From all-online services such as Netflix, Zoom, or Facebook to e-commerce moguls such as Amazon, big players are experiencing a boom in valuation — despite the jittery state of markets. Here is how some of these companies&#8217; stocks have performed since March 11, when the World Health Organization declared a pandemic:</p> <ul><li><strong>Facebook Inc:</strong> +20 percent (USD 204.71 per share)</li><li><strong>Amazon.com Inc: </strong>+36 percent (USD 2,474.00)</li><li><strong>Netflix Inc:</strong> +20 percent (USD 419.85)</li></ul> <p><strong>Not here. </strong>The trend, however, has not spread to Brazil, according to a study conducted by the Itaú BBA bank. &#8220;Brazil&#8217;s tech companies still depend too heavily on the offline part of business,&#8221; said Enrico Trotta, a technology analyst at the bank, <a href="https://neofeed.com.br/">told</a> the website <em>NeoFeed</em>.</p> <ul><li>The Brazilian management software company Linx is a good example of this. Highly dependent on retail customers, Linx shares have crashed 32-percent since the coronavirus reached Brazil. The same has happened to Totvs, Brazil&#8217;s leading Enterprise Resource Planning software producer, which has experienced a 22-percent slide.</li></ul> <p><strong>Why it matters.</strong> Unlike more developed economies, Brazil will likely see a very slow recovery from the pandemic. Moreover, it could reduce the appetite of venture capitalists to bet on Brazilian startups.</p> <p><strong>Other reasons.</strong> The fall of companies&#8217; market capitalization is not entirely in their offline-dependent business models. Brazil&#8217;s neverending political instability is also to blame, with a lack of coordination between the federal government and state administrations making the Covid-19 fight all the more difficult.</p> <p><strong>Scrambling.</strong> Gympass, a marketplace offering gym services for employees of over 2,000 companies, saw <a href="https://brazilian.report/coronavirus-brazil-live-blog/2020/04/09/amid-pandemic-brazilian-companies-laying-off-workers-remotely/">its business model halted</a> as states entered quarantine. But the unicorn (that is, a <a href="https://brazilian.report/tech/2019/08/02/softbank-uber-banco-inter-investments/">startup valued over USD 1 billion</a>) has fast-tracked the launch of its new <a href="https://revistapegn.globo.com/Startups/noticia/2020/03/coronavirus-gympass-lanca-plataforma-online-para-academias-continuarem-aulas.html">online platform</a> for fitness classes.</p> <p><strong>Winners.</strong> Locaweb, a leader in web hosting services in Brazil, and Arco, an ed-tech listed on Nasdaq, are positive exceptions to the trend observed by Itaú BBA. With entirely online services, they have experienced a valuation of 37 and 15 percent in 2020, respectively.&nbsp;</p> <hr class="wp-block-separator"/> <h2>Data Protection Law in uncertain territory</h2> <p>President Jair Bolsonaro has signed a provisional decree further postponing the enactment of the General Data Protection Law in Brazil. The new rules on data privacy were initially scheduled to be enforced in August 2020 — but the Senate <a href="https://brazilian.report/tech/2020/04/04/impact-postponing-brazil-data-protection-law/">postponed it to January 2021</a>. Now, Mr. Bolsonaro has pushed the date back even further, to May 3, 2021.</p> <p><strong>Important.</strong> In the meantime, an important debate on the future of data privacy will be heard next week before the Supreme Court. The 11 justices will decide whether or not Brazil&#8217;s official statistics agency can access Brazilians&#8217; personal data (such as names, phone numbers, and addresses) from telecommunications companies.</p> <ul><li>Last week, Justice Rosa Weber temporarily suspended the sharing of data until a final decision is taken. She acted at the request of the Brazilian Bar Association —&nbsp;which highlighted the risk to clients&#8217; privacy.</li><li>The government says that the data will be exclusively used for socio-economic phone surveys —&nbsp;as the pandemic has made the traditional in-person interviews impossible. To the Supreme Court, the Solicitor General&#8217;s Office stressed the government will observe the obligation of ensuring the security and secrecy of all data.</li></ul> <p><strong>Why it matters.</strong> The Supreme Court&#8217;s decision will be key to setting the limits of data privacy in Brazilian law.</p> <p><strong>Data blackout.</strong> With in-person surveys halted, official agencies <em>do </em>need a way to talk to people in order to measure the impacts of the Covid-19 crisis on people&#8217;s livelihoods. So far, the country has flown blind in several aspects, including unemployment data. The Brazilian Institute of Geography and Statistics managed to carry out just 60 percent of the 70,000 employment-related interviews it had planned for March, and a measly 35 percent in April — against a pre-coronavirus average of 90 percent.</p> <p><strong>But, but, but.</strong> The government has proven to be <a href="https://brazilian.report/newsletters/brazil-weekly/2019/06/15/sensitive-data-breaches-brazil/">less than reliable with data security</a> in the past —&nbsp;from officials using unsafe devices to deal with sensitive information to an investigation into the Federal Data Processing Service (Serpro), a state-owned IT processing firm, for allegedly <a href="https://brazilian.report/power/2018/06/07/brazil-personal-data-breach/">selling the personal data of Brazilian citizens</a> without their consent.</p> <hr class="wp-block-separator"/> <h2>Take note</h2> <ul><li><strong>Remote work.</strong> A <a href="https://valor.globo.com/carreira/noticia/2020/05/01/funcionarios-desejam-continuar-no-home-office-apos-pandemia-diz-estudo.ghtml">study</a> by the Dom Cabral Foundation, in partnership with the consultancy firm Grant Thornton, shows that 54 percent of Brazilian professionals currently in remote work would like to continue working from home even after the coronavirus threat is gone. Roughly 40 percent believe their productivity levels haven&#8217;t dropped. Moreover, the remote work reality has raised companies’ awareness around data protection issues.&nbsp;</li><li><strong>Security.</strong> The pandemic has also proved a perfect opportunity for online scammers. The number of phishing attacks in Brazil has <a href="https://cryptoid.com.br/pesquisas-seguranca-da-informacao-e-ciberseguranca/brasil-bate-novo-recorde-no-numero-de-ataques-de-phishing-ja-no-primeiro-trimestre-de-2020/">broken new records</a>, with 11,000 successful attempts being recorded. The numbers come from Brazil&#8217;s Online Criminal Activity report by the tech company Axur. Since February, over 135,000 new website domains have been registered containing the terms &#8220;coronavirus,&#8221; &#8220;covid,&#8221; or &#8220;vaccine.&#8221; A significant portion of them, however, are malicious ––&nbsp;being only meant for scams or other illicit activity.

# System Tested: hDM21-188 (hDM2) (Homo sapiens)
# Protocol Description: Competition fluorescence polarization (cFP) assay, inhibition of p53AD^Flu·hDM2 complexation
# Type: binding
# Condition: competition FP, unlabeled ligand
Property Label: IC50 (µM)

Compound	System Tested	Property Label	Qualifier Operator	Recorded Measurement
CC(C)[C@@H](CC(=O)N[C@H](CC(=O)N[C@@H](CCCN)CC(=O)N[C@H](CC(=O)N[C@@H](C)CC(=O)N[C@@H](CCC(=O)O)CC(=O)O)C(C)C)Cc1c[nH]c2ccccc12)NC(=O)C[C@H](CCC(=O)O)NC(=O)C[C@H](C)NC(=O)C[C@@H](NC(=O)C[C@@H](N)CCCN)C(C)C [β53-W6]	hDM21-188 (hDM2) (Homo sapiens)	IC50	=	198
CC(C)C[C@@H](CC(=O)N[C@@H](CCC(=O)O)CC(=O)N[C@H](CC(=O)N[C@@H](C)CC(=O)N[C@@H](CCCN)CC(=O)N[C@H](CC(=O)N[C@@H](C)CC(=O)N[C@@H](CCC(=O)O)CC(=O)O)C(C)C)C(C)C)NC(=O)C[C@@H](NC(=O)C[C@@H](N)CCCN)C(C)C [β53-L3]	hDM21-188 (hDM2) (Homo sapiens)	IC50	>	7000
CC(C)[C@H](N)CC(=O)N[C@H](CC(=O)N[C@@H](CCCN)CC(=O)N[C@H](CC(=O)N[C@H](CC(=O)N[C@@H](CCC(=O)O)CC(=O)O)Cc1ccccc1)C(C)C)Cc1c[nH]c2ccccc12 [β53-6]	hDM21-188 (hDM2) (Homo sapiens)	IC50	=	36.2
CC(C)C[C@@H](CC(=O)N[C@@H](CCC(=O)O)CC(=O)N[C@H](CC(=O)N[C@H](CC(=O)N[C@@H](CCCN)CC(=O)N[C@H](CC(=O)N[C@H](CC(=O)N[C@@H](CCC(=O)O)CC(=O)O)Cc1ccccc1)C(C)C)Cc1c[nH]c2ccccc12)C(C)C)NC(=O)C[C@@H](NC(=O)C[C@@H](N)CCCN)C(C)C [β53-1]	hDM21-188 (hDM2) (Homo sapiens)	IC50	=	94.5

Gustavo Ribeiro

An award-winning journalist, Gustavo has extensive experience covering Brazilian politics and international affairs. He has been featured across Brazilian and French media outlets and founded The Brazilian Report in 2017. He holds a master’s degree in Political Science and Latin American studies from Panthéon-Sorbonne University in Paris.